Understand Retirement Savings in 6 Key Steps


Investing for retirement savings is one of the most critical topics in personal finance. It involves how much a person can save, how they save, and what kind of options and resources they have to make the most of their savings. Getting this right will maximize your chances that you can have a relaxing and financially secure retirement.

Start Contributing as Early as Possible

The best place to start with retirement savings is to start contributing to some sort of retirement account as early on as possible. Even if the amount is small, being able to start early means that the savings can spend more time growing. In addition, as your salary increases from year to year, it will become easier to contribute and save more.

Everyone has Access to the IRA

Everyone has Access to the IRA

Everyone has access to at least one form of retirement savings account. This is the Individual Retirement Account, or IRA. An IRA is an investment account that has a tax advantage. Most investments are subject to two kinds of taxes– first, the money is taxed under regular payroll tax once you earn it as a salary. Then you invest that money, and later, you sell the investments and withdraw the profit. That withdrawal is also taxed.

If you put the money into an IRA and invest within that, you can avoid one or the other of the taxes depending on whether it is a traditional or Roth IRA. The specific type does not matter too much, but the benefit of being able to reduce the taxes on savings is a major advantage. In addition, it allows for the investments to grow faster and more easily.

Understanding the Annual Limit

These accounts have an annual limit, and contributing to that limit will lead to a good amount of retirement savings. In the account, you can choose what to invest the money in. Ideally, this is a set of assets that will grow in value over time. The combination of contributions from you and the growth of the assets should create the overall stock of money that will provide the funding for retirement. Investing earlier means that the assets and the money have more time to grow with compound interest.

The first and most important choice to make is how much to put into these accounts. As mentioned above, everyone has access to an IRA, and some people will also be able to use a 401k, 403b, or similar employer-based plan. These work the same way as IRAs in terms of tax savings. They have a separate limit and may come with employer contributions that can help you save more. Getting as much as possible out of these accounts and getting as many contributions as possible is a good goal to have.

Choosing Where to Invest

Beyond just contributing money to the account, there is also the question about how to invest it. Generally speaking, there are two forms of assets where most people invest– stocks and bonds. Stocks are pieces of a company’s ownership, and they tend to be more volatile. They can grow at a higher rate, but they also come with more risk of losing their value. On the other hand, bonds are steadier in value and do not grow as fast, but they also come with less risk. The best choice is one that makes you feel the most comfortable about the combination of risk and the rate of return, which will involve a blend of both stocks and bonds.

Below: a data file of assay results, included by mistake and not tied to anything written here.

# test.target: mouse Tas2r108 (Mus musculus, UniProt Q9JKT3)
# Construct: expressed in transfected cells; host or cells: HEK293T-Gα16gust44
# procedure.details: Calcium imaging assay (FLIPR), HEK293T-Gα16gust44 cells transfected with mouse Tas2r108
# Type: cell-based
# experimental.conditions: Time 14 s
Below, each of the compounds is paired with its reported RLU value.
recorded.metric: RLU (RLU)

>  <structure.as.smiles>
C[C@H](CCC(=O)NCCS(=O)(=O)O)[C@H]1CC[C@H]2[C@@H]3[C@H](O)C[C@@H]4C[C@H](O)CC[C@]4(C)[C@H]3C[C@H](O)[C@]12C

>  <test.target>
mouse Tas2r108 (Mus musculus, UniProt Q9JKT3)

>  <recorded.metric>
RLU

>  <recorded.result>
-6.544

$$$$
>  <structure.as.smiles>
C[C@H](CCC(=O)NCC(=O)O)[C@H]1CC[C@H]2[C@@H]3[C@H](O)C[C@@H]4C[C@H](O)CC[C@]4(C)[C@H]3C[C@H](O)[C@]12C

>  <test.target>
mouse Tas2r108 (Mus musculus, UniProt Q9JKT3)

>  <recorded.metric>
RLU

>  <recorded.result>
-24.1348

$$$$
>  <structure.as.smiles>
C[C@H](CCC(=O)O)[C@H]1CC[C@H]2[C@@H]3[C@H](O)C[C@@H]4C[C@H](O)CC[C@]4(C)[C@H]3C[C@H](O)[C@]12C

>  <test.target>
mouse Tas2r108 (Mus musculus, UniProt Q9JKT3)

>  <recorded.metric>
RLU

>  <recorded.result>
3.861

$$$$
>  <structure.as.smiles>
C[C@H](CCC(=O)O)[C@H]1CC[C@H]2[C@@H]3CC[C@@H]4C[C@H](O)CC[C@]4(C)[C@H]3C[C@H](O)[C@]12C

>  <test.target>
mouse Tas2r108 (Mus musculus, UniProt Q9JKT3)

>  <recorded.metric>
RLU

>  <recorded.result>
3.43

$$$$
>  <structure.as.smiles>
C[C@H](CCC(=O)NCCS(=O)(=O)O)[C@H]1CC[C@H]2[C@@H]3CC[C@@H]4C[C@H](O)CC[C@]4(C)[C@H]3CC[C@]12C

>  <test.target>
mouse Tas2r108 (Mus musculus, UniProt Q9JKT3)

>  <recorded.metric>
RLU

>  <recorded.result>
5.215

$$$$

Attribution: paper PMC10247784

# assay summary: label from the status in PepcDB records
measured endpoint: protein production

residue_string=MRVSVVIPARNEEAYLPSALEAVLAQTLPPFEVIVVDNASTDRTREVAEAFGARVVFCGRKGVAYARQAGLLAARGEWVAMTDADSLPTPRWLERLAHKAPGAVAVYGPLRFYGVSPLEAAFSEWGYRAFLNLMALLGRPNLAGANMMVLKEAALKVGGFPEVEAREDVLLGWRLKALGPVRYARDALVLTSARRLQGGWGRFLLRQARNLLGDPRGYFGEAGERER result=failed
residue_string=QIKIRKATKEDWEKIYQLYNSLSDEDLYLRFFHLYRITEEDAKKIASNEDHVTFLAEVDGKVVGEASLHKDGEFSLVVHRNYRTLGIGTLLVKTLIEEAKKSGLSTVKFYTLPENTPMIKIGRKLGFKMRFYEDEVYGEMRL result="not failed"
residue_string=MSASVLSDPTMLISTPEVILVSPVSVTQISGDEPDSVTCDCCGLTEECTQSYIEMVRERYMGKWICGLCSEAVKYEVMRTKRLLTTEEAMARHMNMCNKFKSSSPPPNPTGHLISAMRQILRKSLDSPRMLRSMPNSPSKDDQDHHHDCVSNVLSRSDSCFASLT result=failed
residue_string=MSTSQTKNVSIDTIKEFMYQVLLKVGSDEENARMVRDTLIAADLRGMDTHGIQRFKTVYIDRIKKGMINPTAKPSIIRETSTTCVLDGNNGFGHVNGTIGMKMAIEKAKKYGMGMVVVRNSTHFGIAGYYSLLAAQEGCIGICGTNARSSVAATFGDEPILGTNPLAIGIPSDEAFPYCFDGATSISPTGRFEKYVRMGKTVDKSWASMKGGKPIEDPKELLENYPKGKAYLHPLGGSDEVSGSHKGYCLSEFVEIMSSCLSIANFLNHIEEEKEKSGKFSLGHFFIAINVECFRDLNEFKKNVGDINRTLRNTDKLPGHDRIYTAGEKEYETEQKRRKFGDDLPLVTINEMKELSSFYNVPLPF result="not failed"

This is something that can change over time. For example, younger people have more time ahead of them, and they want their assets to grow as fast as they can. That means they will benefit more from stocks and might want to have a higher ratio of stocks to bonds in their portfolio. On the other hand, older people who are approaching retirement have accumulated a lot of value in their assets. Instead of trying to grow, they generally want to preserve the value they already have. That means they might want to have more bonds than stocks.

Calculating the Best Ratio for You

Calculating the Best Ratio for You

There are lots of different rules of thumb and other approaches to decide which ratio is the best fit for you. A conversation with a financial planner or advisor is a good place to get started. For learning how a set of assets will grow over time, you can do all of that with an online compound interest calculator. Enter the starting point as the principal, along with the additional monthly amount that you will contribute to the account. Then put the rate of return on the investments as the interest rate, and you will be able to calculate out what the assets might be worth at any point in the future based on your assumptions.

This calculator does not provide a guaranteed prediction of your specific outcome, but it can guide you. If you want to reach a certain goal, you can see what kind of monthly or yearly contributions you need to make in order to reach that goal. This is an important step in framing your plans from a financial perspective. As a worker, you need to balance saving for retirement with other financial priorities like child care, a car, and housing.

Start Planning for Retirement Early

The earlier you start thinking about retirement savings, the easier it will be to make a plan and save in accordance with your goals. This is something that can seem distant and abstract, but the earlier the action takes place, the easier it will be to feel satisfied with the retirement plan. Retirement can be complex to understand at first, but learning about the power of early contributions and how they grow through compound interest over time. It is that growth that makes retirement possible, and committing to the plan early on is a key way to build up that momentum that will carry through to the goal.

There is nothing like feeling secure in the retirement plan you have and knowing what adjustments to make and when to make sure that you stay on track as the years go by, and knowing how that will benefit you in the end.